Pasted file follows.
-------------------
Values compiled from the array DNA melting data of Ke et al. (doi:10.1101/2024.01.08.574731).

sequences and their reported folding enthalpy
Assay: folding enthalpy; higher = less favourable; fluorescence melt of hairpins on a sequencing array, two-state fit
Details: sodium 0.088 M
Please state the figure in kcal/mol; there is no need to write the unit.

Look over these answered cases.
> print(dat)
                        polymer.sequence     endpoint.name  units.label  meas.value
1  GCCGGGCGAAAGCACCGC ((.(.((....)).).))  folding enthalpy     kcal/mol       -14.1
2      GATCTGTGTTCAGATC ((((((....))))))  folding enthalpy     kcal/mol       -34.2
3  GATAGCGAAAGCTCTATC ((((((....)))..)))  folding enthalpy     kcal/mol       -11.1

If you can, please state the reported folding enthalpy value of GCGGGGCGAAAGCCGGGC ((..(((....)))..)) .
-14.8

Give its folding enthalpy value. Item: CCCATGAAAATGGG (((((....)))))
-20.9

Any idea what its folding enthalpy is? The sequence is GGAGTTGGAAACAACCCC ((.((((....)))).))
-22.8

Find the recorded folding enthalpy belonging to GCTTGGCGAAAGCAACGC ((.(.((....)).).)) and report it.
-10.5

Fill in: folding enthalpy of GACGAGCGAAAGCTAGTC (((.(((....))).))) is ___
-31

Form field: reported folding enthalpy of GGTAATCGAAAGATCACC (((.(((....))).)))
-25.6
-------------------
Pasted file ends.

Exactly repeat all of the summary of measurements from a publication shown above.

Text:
Values compiled from the array DNA melting data of Ke et al. (doi:10.1101/2024.01.08.574731).

sequences and their reported folding enthalpy
Assay: folding enthalpy; higher = less favourable; fluorescence melt of hairpins on a sequencing array, two-state fit
Details: sodium 0.088 M
Please state the figure in kcal/mol; there is no need to write the unit.

Look over these answered cases.
> print(dat)
                        polymer.sequence     endpoint.name  units.label  meas.value
1  GCCGGGCGAAAGCACCGC ((.(.((....)).).))  folding enthalpy     kcal/mol       -14.1
2      GATCTGTGTTCAGATC ((((((....))))))  folding enthalpy     kcal/mol       -34.2
3  GATAGCGAAAGCTCTATC ((((((....)))..)))  folding enthalpy     kcal/mol       -11.1

If you can, please state the reported folding enthalpy value of GCGGGGCGAAAGCCGGGC ((..(((....)))..)) .
-14.8

Give its folding enthalpy value. Item: CCCATGAAAATGGG (((((....)))))
-20.9

Any idea what its folding enthalpy is? The sequence is GGAGTTGGAAACAACCCC ((.((((....)))).))
-22.8

Find the recorded folding enthalpy belonging to GCTTGGCGAAAGCAACGC ((.(.((....)).).)) and report it.
-10.5

Fill in: folding enthalpy of GACGAGCGAAAGCTAGTC (((.(((....))).))) is ___
-31

Form field: reported folding enthalpy of GGTAATCGAAAGATCACC (((.(((....))).)))
-25.6